Way to go, Lord Giddens
1. First I’d like to give some cred to the Arena Group for arranging seminars like this. At least we have one active think-tank to the left of center in Sweden.
2. More than 200 people showed up; not bad on a very warm and sunny evening!
3. The seminar is also available as a Podcast (here). Did you know that the Arena Group was that cutting edge when it comes to technology?
4. A lot of left of center people that I respect could be seen in the crowd; Jesper Bengtsson, Olle Svenning, Kenneth Kvist (Left for Europe), Mats Engström, Pernilla Baralt (Global Utmaning), Laila Naraghi, Widar Andersson…
5. Content wise, I think Giddens lecture met expectations (but Jesper had a good comment, here). Giddens' list explaining why some social models in Europe are more successful than others was not rocket-science, but still simple and illuminating: be reformist; keep markets open; protect the individual and not the job; invest in children; keep a balanced budget; invest in knowledge and information technology. As you can see, a pretty Scandinavian list.
6. Giddens had some interesting ideas about what is important now and in the near future as well: Europe’s structural problems are not only caused by globalization – internal problems such as demographics are equally important; when it comes to politics we are moving from passive trust (i.e. elections every four years) to active trust (continuous evaluation of politicians and policies); we are moving from negative to positive welfare (i.e. from ‘we help you when you are unemployed’ to ‘we need to invest in you all the time’); patterns of poverty and inequality are changing; life-style issues such as health and over-weight must be addressed; we are not dealing that well with cultural diversity and integration; we really are in the age of energy and environment (i.e. sustainable development must be integrated into the welfare state).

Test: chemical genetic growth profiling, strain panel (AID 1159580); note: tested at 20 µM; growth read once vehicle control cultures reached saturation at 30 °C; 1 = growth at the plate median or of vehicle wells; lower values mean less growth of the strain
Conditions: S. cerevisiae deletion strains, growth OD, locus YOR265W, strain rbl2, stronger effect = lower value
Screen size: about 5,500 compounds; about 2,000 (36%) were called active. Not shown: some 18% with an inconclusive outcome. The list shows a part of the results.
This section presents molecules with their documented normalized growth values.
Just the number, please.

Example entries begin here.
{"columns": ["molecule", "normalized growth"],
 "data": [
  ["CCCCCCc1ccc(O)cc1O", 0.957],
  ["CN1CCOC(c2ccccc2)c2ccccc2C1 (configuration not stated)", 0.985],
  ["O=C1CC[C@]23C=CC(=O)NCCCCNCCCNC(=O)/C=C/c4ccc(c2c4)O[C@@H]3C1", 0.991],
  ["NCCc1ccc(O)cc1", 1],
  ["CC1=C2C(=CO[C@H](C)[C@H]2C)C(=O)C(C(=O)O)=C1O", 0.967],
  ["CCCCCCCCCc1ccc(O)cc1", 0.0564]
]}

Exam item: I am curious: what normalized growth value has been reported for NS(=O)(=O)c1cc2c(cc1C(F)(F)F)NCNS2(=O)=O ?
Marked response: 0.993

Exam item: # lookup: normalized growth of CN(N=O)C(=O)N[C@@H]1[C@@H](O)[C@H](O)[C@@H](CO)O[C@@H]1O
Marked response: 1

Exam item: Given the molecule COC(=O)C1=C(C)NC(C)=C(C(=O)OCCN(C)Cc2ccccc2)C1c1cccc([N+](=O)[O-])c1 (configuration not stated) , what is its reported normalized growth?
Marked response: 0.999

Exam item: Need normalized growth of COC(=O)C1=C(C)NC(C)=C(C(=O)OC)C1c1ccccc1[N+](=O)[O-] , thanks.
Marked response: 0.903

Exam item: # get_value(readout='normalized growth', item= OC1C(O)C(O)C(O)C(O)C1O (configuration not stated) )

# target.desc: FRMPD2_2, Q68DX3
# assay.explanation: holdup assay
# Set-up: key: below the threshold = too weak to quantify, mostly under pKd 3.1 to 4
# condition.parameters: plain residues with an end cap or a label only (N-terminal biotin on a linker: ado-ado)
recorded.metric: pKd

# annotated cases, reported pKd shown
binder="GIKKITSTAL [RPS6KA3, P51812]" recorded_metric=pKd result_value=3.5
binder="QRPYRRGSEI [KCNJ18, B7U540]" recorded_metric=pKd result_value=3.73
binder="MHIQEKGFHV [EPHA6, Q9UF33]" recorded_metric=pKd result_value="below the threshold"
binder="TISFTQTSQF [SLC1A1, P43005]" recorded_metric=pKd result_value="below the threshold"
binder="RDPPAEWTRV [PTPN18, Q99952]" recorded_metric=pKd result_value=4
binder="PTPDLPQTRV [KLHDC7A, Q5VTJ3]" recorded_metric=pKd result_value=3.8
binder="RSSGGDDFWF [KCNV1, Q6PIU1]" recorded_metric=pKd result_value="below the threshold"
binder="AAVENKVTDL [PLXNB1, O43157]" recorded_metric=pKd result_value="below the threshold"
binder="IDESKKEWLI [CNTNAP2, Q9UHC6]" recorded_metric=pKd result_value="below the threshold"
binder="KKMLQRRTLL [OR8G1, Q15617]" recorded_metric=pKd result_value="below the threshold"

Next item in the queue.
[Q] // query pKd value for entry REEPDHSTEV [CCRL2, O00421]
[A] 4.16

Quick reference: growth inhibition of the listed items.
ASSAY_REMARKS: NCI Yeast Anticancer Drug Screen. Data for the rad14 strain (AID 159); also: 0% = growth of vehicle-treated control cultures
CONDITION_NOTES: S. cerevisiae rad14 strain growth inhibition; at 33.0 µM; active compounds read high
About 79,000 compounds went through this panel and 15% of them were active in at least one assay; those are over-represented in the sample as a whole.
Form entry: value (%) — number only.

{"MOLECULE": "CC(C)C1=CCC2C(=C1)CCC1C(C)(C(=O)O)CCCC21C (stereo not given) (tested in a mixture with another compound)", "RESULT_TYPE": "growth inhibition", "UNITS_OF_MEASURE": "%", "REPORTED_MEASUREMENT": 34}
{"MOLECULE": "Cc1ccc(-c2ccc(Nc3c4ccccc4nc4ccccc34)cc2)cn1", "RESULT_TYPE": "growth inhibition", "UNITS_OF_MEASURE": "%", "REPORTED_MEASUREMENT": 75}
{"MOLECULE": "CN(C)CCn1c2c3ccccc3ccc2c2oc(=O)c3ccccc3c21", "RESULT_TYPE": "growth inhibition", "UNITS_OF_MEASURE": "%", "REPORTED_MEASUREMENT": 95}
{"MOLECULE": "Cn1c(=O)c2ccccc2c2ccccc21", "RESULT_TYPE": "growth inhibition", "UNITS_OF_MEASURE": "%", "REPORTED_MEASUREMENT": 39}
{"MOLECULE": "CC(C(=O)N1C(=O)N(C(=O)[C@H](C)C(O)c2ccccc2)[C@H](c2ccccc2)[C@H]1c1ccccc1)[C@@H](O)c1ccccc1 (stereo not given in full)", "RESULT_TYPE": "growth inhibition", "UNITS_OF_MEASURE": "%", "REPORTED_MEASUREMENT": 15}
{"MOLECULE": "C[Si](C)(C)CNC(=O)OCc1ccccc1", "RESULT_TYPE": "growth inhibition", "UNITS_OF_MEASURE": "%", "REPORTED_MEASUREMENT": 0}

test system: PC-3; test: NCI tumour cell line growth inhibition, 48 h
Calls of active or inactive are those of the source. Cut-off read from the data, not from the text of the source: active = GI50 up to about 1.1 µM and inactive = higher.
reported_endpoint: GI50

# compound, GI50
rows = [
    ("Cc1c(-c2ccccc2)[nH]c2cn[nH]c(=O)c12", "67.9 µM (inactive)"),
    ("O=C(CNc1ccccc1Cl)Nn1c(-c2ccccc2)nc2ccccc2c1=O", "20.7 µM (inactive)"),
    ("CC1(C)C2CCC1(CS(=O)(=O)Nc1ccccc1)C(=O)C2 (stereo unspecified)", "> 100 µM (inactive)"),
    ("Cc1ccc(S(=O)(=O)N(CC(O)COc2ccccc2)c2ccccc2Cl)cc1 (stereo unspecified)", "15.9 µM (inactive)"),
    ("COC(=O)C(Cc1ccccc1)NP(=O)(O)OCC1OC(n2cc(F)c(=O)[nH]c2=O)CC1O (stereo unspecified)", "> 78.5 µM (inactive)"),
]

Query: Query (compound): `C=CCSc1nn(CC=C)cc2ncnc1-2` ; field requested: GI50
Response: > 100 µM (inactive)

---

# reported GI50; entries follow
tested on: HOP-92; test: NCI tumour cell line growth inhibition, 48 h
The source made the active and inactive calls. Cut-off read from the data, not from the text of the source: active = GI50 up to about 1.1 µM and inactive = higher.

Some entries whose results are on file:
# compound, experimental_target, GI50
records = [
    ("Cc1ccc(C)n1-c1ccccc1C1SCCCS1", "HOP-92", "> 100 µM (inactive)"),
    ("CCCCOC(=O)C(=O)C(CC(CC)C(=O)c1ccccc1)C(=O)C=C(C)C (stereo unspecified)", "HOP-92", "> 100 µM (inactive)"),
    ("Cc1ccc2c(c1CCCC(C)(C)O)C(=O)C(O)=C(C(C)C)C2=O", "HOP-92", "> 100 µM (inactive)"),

7. Joakim Palme and Göran Färm were smart choices as commentators; one academic and one politician… Annika Ström-Melin was good as moderator, but the question time was disorganized.
8. The following books and reports were referred to during the night: The third way and The new egalitarianism by Anthony Giddens (the latter with Patrick Diamond as co-author); The pro-growth progressive by Gene Sperling; The flight of the creative class by Richard Florida; An Agenda for a Growing Europe by André Sapir; and Happiness by Richard Layard.
9. The buffet dinner at the Arena Group afterwards was nice and laid back, but some of the guests surprised me: was Lars Wohlin looking for books about queer theory? (That was a joke, folks, he is in the rather anti-LesBiGay Christian Democratic party now).
10. At the buffet dinner, Giddens was also asked if it is not right-wing to demand reform all the time in the way he does. Lord Giddens answer sums up why he is worth listening to: “The European Social Models are keeping millions unemployed, it excludes ethnic minorities and people with disabilities, and it is not ecologically sustainable. If you conclude that and don’t demand reform, then you are right-wing and conservative.”
Way to go, Lord Giddens.